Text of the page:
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Posts Tagged ‘pragmatics’

Semantics and Pragmatics of Dialogue (Amsteradam)

2nd CALL FOR PAPERS

THE 17TH WORKSHOP ON THE SEMANTICS AND PRAGMATICS OF DIALOGUE

16-18 December 2013
Amsterdam

DialDam will be the 17th edition of the SemDial workshop series, which aims to bring together researchers working on the semantics and pragmatics of dialogue in fields such as formal semantics and  pragmatics, computational linguistics, artificial intelligence, philosophy, psychology, and neuroscience. In 2013 the workshop will be hosted by the Institute for Logic, Language and Computation, University of Amsterdam, and will be collocated with the Amsterdam Colloquium. (more…)

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SECOND CALL FOR PAPERS

Pragmatics and Dialectics of Argument

The Special Issue of the Journal “Studies in Logic, Grammar and Rhetoric”
K. Budzynska, F. van Eemeren & M. Koszowy (Eds.)

This special issue on “Pragmatics and Dialectics of Argument” is the third of a series of special issues dedicated to argumentation in the journal “Studies in Logic, Grammar and Rhetoric” (SLGR). The previous two issues were dedicated to  major research strands in the philosophy of argument (vol. 29, 2009; in its introduction to “Informal Logic”, the “Stanford Encyclopedia of Philosophy” says of SLGR that it has “published important special issue on the field”), and the computational approaches to argumentation (vol. 36, 2011). The volume will be built around two chapters concerning the most general and important topics in pragmatics and dialectics of argument: “Speech Acts and Argument” (Ch. I), and “Argumentation in a Dialogue” (Ch. II).

Confirmed contributors (more…)

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The connections between argumentation theory and mainstream analytic-ish philosophy may not always be clear for those outside of either discipline. For those that find themselves so bemused, I recommend having a look at yesterday’s interview with philosopher Robert Stalnaker, by 3:AM magazine.  The discussion ranges over a wide spectrum of issues, from the importance of pragmatics to the motivations for possible worlds metaphysics. Along the way a number of contact points with the concerns of argumentation theory can be discerned. Consider Stalnaker on this bit about contextualism and disagreement, for example:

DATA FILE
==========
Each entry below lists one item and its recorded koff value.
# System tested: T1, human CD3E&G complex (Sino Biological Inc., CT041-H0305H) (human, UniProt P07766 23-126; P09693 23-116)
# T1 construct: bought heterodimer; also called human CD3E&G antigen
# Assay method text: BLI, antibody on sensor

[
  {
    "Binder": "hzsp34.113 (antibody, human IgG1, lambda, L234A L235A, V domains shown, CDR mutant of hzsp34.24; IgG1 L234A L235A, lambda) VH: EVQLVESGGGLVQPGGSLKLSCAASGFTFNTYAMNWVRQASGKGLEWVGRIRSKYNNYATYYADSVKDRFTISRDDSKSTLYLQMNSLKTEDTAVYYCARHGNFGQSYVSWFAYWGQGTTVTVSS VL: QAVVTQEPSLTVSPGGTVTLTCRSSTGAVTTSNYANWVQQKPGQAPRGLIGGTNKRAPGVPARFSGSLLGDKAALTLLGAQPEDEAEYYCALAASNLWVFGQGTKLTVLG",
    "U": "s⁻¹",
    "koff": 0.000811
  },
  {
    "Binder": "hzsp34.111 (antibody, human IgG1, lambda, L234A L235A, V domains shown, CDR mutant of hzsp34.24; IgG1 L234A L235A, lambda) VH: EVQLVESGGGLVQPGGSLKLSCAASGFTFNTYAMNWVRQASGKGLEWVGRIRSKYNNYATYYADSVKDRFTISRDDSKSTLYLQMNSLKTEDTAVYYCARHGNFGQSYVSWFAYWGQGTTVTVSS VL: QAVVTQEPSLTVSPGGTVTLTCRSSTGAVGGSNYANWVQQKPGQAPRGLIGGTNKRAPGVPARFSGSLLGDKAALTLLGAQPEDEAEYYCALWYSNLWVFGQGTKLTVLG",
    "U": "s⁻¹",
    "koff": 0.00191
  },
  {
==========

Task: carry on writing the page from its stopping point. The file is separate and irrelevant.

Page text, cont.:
There is a philosophical problem that needs to be addressed, but the threat is not just an abstract philosophical concern. The contextualist picture also points to a practical threat that is worth worrying about. The contexts in which discourse and inquiry take place can be, and are, manipulated in ways that distort the outcome. If, as I believe, we can make sense of rational discourse, deliberation and inquiry, only in a given context which involves substantive presuppositions, we face a daunting challenge when the contexts we find ourselves in are skewed – when the basic presuppositions that define the context are false. When disagreements are deep, or when one judges that our whole way of looking at things is radically mistaken, we need to find our way into a new context, and there may be no neutral way to do so. But we have rich and diverse resources for talking and thinking about the world and for deciding what we must do, and even if there is no absolutely neutral set of rules governing rational activity, and no safe platform where we are guaranteed to find common ground on which to settle our disagreements and find the truth, with good will we can usually find a way to get to a place where we can understand each other, and engage in what we can agree is rational debate.

The interview is well worth your time, if you have an interest in connections like these. A plus is that the interviewer makes a point of pushing the question of how the work that Stalnaker does as a professional philosopher is relevant to the world outside the discipline–a challenge that Stalnaker largely is able to answer.  You can read interview in its entirety here.

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The Tenth ArgDiaP Conference:
“Speech Acts and Arguments”
18 May 2013
Warsaw, Staszic Palace, Nowy Świat 72, Polish Academy of Sciences

 

The aim of this meeting is to discuss the current research strands of speech act theory – one of the most prominent philosophical traditions which strongly influenced the study of communication and argumentation in the 20th century. The foundations of speech act theory were laid by John R. Searle who is widely recognised for his contributions to the philosophy of language, philosophy of mind and social philosophy. Searle received his degrees from the University of Wisconsin (1949-52) and Oxford University (1952-59, as a Rhodes Scholar). For over 50 years he has been working at the University of California, Berkeley, where he is currently Slusser Professor of Philosophy. In his book Speech Acts: An Essay in the Philosophy of Language (Cambridge University Press, 1969), which is the most outstanding classical position in the field, Searle synthesized the ideas of such philosophers as Austin and Wittgenstein, and gave his original account of speech acts.